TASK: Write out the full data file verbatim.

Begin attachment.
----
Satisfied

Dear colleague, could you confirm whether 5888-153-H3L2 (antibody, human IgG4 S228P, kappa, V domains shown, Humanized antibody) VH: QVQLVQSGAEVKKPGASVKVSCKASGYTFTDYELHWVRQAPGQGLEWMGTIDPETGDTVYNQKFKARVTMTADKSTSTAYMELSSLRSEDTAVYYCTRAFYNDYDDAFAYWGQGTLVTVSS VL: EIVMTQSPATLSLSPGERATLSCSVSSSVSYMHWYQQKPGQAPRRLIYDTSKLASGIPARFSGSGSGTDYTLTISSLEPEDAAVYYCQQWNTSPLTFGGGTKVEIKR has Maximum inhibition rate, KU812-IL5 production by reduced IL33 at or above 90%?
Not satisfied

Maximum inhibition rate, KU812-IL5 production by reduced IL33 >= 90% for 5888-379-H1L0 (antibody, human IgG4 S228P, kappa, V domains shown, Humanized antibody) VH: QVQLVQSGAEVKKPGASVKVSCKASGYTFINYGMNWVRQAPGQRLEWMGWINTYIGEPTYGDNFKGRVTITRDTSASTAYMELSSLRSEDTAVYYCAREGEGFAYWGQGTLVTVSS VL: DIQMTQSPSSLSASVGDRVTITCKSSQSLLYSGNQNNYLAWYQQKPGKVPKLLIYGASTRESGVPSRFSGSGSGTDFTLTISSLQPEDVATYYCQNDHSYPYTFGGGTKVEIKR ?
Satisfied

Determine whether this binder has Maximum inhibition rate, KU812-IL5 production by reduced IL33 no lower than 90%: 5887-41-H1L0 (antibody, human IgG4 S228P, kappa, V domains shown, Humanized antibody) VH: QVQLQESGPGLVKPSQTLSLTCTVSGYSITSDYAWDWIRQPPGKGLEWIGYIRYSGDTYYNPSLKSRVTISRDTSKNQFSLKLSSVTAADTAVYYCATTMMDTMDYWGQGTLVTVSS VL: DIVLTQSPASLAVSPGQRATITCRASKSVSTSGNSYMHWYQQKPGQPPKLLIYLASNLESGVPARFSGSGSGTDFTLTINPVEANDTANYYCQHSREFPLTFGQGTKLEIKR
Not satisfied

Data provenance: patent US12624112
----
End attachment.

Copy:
Satisfied

Dear colleague, could you confirm whether 5888-153-H3L2 (antibody, human IgG4 S228P, kappa, V domains shown, Humanized antibody) VH: QVQLVQSGAEVKKPGASVKVSCKASGYTFTDYELHWVRQAPGQGLEWMGTIDPETGDTVYNQKFKARVTMTADKSTSTAYMELSSLRSEDTAVYYCTRAFYNDYDDAFAYWGQGTLVTVSS VL: EIVMTQSPATLSLSPGERATLSCSVSSSVSYMHWYQQKPGQAPRRLIYDTSKLASGIPARFSGSGSGTDYTLTISSLEPEDAAVYYCQQWNTSPLTFGGGTKVEIKR has Maximum inhibition rate, KU812-IL5 production by reduced IL33 at or above 90%?
Not satisfied

Maximum inhibition rate, KU812-IL5 production by reduced IL33 >= 90% for 5888-379-H1L0 (antibody, human IgG4 S228P, kappa, V domains shown, Humanized antibody) VH: QVQLVQSGAEVKKPGASVKVSCKASGYTFINYGMNWVRQAPGQRLEWMGWINTYIGEPTYGDNFKGRVTITRDTSASTAYMELSSLRSEDTAVYYCAREGEGFAYWGQGTLVTVSS VL: DIQMTQSPSSLSASVGDRVTITCKSSQSLLYSGNQNNYLAWYQQKPGKVPKLLIYGASTRESGVPSRFSGSGSGTDFTLTISSLQPEDVATYYCQNDHSYPYTFGGGTKVEIKR ?
Satisfied

Determine whether this binder has Maximum inhibition rate, KU812-IL5 production by reduced IL33 no lower than 90%: 5887-41-H1L0 (antibody, human IgG4 S228P, kappa, V domains shown, Humanized antibody) VH: QVQLQESGPGLVKPSQTLSLTCTVSGYSITSDYAWDWIRQPPGKGLEWIGYIRYSGDTYYNPSLKSRVTISRDTSKNQFSLKLSSVTAADTAVYYCATTMMDTMDYWGQGTLVTVSS VL: DIVLTQSPASLAVSPGQRATITCRASKSVSTSGNSYMHWYQQKPGQPPKLLIYLASNLESGVPARFSGSGSGTDFTLTINPVEANDTANYYCQHSREFPLTFGQGTKLEIKR
Not satisfied

Data provenance: patent US12624112